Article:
Tuesday, October 23, 2012

Loneliness - Friends

My four pet chickens - good friends

Who among us isn't lonely at one time or another?  One doesn't have to be alone to be lonely.  You could have a Mother Goose house full of kids and an adoring spouse and still be lonely.  You could be the Belle of the Gay Ball in Rehoboth Beach and be lonely.  And yet, you could live alone and not be lonely.

I've also considered myself a loner.  I like to be alone.  Yet, I often feel lonely.  Sounds crazy doesn't it?  Hey, I've been trying to figure myself out for the last seventy years.

I am the oldest son in a family of five.  I have two younger brothers.  Growing up they were best friends, I kept myself aloof from them.  Probably because I knew I was "different".  By "different" I knew I was gay by the time I was four years old.  Of course I didn't know what "gay" was or even the word but back then I certainly did know I was "different."

Me and my two brothers - 1947 - check the distance I have from my brothers - body language

I grew up (from four years old to eleven years old) in a second floor apartment building in the small Pennsylvania town of Downingtown during the Eisenhower years of the Fifties.  Several of my aunts and uncles and my cousins also lived in the same apartment building.  Even though we were poor (didn't wear shoes in the summertime) I never lacked for things to do or friends.  I am the type of person who has one or two Best Friends.  I'm not really a social butterfly with tons of friends.  I specialize.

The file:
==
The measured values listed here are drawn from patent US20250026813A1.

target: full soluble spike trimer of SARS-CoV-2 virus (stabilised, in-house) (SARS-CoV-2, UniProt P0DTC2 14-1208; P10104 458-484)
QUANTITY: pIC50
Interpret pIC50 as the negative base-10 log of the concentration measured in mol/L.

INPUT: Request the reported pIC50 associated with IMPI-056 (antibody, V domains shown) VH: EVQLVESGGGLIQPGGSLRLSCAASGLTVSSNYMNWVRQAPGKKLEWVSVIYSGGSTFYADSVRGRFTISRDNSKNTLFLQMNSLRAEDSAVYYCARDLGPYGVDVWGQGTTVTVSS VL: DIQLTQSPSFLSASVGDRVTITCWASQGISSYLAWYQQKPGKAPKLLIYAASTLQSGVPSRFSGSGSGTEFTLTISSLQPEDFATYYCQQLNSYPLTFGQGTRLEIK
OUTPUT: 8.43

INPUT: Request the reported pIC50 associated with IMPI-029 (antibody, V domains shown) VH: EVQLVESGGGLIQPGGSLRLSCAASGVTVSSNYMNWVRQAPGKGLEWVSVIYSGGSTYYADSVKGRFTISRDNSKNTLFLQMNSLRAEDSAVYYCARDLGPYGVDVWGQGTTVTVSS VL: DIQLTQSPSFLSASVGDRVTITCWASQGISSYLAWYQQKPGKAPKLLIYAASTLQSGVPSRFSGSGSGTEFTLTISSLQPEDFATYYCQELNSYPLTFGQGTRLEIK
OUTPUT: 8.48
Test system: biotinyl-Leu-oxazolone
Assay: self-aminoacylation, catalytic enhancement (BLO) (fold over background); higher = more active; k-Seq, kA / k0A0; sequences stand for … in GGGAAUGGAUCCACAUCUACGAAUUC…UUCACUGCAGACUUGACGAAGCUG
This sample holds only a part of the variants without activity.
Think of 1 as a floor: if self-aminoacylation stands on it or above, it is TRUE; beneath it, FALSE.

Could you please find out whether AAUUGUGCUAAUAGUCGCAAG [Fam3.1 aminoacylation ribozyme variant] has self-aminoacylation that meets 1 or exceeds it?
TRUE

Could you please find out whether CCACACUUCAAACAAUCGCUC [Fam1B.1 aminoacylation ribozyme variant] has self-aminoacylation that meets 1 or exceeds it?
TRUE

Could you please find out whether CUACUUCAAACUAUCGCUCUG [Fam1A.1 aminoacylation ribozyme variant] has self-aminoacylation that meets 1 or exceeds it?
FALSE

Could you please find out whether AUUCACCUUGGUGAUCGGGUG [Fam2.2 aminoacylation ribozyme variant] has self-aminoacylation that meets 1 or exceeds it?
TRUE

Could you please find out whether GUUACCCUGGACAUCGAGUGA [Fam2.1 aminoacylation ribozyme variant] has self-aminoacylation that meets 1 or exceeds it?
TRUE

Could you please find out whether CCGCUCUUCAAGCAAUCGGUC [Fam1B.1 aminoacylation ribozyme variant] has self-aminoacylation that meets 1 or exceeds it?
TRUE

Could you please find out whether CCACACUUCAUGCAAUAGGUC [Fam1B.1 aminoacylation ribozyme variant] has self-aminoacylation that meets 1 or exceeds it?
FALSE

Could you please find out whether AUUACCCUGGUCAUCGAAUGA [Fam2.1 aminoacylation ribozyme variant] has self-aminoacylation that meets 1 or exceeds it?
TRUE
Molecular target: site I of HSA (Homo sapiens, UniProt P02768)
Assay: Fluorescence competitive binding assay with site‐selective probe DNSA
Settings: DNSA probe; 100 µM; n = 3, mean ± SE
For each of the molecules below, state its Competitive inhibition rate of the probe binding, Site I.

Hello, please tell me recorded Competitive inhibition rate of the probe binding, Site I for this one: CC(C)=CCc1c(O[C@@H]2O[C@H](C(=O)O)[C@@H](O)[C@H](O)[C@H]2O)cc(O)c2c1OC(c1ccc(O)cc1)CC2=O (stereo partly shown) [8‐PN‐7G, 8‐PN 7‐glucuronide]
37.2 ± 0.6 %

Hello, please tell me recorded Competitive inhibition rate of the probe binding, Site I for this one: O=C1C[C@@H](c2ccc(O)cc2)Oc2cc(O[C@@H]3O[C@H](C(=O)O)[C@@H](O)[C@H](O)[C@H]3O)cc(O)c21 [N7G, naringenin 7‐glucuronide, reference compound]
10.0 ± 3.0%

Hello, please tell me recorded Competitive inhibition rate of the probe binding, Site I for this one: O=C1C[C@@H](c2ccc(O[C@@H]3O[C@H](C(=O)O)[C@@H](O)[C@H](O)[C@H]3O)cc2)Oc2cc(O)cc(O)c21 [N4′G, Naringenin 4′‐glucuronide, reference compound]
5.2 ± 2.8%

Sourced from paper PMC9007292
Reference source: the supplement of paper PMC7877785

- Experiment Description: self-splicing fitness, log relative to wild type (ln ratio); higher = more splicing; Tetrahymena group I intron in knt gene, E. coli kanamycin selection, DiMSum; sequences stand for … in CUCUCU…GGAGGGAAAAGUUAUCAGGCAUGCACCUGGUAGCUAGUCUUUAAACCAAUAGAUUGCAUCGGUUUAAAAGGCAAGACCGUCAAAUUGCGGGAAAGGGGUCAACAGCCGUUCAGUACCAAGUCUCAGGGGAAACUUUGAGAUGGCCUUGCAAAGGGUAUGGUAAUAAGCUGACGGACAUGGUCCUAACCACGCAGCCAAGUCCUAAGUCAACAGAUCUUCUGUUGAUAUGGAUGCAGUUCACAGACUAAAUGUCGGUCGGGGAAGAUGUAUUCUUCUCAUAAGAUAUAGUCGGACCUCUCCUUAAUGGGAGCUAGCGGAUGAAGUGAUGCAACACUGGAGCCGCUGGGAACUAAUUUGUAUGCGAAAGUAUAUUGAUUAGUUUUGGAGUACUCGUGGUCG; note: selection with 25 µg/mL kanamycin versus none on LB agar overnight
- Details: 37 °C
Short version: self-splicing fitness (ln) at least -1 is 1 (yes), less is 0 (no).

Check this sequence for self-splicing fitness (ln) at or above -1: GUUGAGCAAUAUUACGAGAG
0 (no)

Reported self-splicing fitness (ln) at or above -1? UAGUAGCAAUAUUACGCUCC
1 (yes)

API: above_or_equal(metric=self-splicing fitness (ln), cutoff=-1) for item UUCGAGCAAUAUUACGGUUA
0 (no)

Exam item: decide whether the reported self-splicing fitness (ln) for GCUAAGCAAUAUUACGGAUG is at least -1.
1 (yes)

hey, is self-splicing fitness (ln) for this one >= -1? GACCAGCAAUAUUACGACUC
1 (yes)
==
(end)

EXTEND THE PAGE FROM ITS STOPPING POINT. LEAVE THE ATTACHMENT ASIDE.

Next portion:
Growing up I didn't consider myself lonely.  There was my friend Chubby (who wasn't fat by the way), Eddie Rose, Lee Harris and perhaps my best friend ever (even to this day) my comic book trading buddy Larry.

When I entered high school Larry continued to be my BF until his family moved away when we were in ninth grade.  Then came my new BF, Bill B.  We were both in band.  Bill played the bass drum and I played the Sousaphone (not the tuba as most misidentify the Sousaphone).  Bill always saved a seat for me on the band bus and I him whenever our football team had an away game.  Even though we took different courses in high school (he academic and me commercial) we continued to be BF's even to today.  Both Bill and Larry are straight and married.  We're still friends but the wifey's come first and I understand that.

I joined the Army when I was 18 years old.  I immediately made a BF in basic training.  His name was Mike Tine.  I lost track of him after basic training.  We corresponded for awhile after we both left basic training but that correspondence faded away.  I still have his letters.

After basic training I went to Army Security Agency training school in Ft. Devens Massachusetts.  I almost immediately became best friends with Bob Mc.  We were BF's for the six months we were both at Ft. Devens.  When we graduated from the Army Security Agency training school we choose different allotments (assignments).  I spent the next two and a half years at Ft. George G. Meade in Maryland and Bob spent his tour of duty at Ft. Bragg, North Carolina.  Yes, he did parachute jump.  God, I'm glad I didn't go there.

Me and my old Army Buddy Bob
We continued our correspondence and friendship over the years.  In fact, a few months after I left the Army I came out as a gay man to everyone I knew and I found out that Bob was also gay!  We both had no idea each other were gay.  We continued our friendship over the years.  My friendship with Bob is the reason I now live in Delaware.  He bought a place in Delaware back in the Seventies and I used to visit him often.  I fell in love with Delaware for its mild climate, gay presence in Rehoboth and friendly taxes (they don't sock it to senior citizens like Pennsylvania does).  Unfortunately Bob has dementia and our friendship is no more.